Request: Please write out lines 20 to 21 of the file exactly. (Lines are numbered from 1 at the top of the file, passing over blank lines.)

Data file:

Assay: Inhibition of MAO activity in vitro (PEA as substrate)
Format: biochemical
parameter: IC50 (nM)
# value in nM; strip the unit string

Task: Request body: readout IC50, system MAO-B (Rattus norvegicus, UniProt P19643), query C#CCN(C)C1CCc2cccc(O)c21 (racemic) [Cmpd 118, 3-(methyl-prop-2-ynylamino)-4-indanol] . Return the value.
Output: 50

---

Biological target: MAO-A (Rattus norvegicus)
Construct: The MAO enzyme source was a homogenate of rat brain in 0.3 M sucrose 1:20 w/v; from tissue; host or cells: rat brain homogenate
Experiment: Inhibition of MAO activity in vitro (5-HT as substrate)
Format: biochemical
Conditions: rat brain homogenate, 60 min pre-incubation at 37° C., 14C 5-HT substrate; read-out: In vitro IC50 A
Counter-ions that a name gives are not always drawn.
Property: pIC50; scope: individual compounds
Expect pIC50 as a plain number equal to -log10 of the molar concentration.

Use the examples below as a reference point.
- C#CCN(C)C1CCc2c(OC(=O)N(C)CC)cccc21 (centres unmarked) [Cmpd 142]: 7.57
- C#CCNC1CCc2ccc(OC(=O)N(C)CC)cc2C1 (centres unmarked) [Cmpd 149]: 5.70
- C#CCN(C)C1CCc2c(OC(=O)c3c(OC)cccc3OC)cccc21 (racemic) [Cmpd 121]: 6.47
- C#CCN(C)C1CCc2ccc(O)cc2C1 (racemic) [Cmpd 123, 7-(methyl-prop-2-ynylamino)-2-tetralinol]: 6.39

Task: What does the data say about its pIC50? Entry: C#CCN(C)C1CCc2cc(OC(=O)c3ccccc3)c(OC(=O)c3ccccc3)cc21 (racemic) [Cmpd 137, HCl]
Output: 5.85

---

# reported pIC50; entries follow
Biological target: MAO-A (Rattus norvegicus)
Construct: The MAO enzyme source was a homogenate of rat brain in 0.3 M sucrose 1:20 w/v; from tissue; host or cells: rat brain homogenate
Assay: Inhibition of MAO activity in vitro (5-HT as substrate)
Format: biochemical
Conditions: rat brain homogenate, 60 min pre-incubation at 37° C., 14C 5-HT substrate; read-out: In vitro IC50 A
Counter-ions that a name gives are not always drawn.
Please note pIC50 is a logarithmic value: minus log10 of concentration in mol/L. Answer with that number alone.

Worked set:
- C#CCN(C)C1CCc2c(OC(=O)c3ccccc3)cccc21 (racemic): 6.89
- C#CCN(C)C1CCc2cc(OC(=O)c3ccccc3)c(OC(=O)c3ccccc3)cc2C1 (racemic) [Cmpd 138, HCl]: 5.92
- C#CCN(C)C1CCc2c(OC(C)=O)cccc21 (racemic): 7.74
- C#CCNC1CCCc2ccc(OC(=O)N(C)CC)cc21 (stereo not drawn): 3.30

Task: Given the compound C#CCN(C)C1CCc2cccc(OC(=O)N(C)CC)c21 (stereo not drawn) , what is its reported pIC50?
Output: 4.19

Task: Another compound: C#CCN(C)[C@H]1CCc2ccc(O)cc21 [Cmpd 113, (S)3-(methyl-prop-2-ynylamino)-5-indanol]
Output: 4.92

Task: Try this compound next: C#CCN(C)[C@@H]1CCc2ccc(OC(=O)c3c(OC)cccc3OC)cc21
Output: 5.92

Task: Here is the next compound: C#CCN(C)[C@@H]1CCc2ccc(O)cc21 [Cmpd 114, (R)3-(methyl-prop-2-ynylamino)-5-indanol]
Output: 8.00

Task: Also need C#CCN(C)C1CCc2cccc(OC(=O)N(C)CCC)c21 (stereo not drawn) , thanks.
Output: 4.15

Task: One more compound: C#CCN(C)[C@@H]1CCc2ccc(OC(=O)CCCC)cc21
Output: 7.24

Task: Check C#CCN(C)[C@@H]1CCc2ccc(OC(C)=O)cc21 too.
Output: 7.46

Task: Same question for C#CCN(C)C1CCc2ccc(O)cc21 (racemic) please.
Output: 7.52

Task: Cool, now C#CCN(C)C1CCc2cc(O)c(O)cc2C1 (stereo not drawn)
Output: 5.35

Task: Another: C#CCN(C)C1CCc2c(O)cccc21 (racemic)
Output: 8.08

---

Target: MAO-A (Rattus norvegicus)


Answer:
- C#CCN(C)C1CCc2ccc(O)cc2C1 (racemic) [Cmpd 123, 7-(methyl-prop-2-ynylamino)-2-tetralinol]: 6.39

Task: What does the data say about its pIC50? Entry: C#CCN(C)C1CCc2cc(OC(=O)c3ccccc3)c(OC(=O)c3ccccc3)cc21 (racemic) [Cmpd 137, HCl]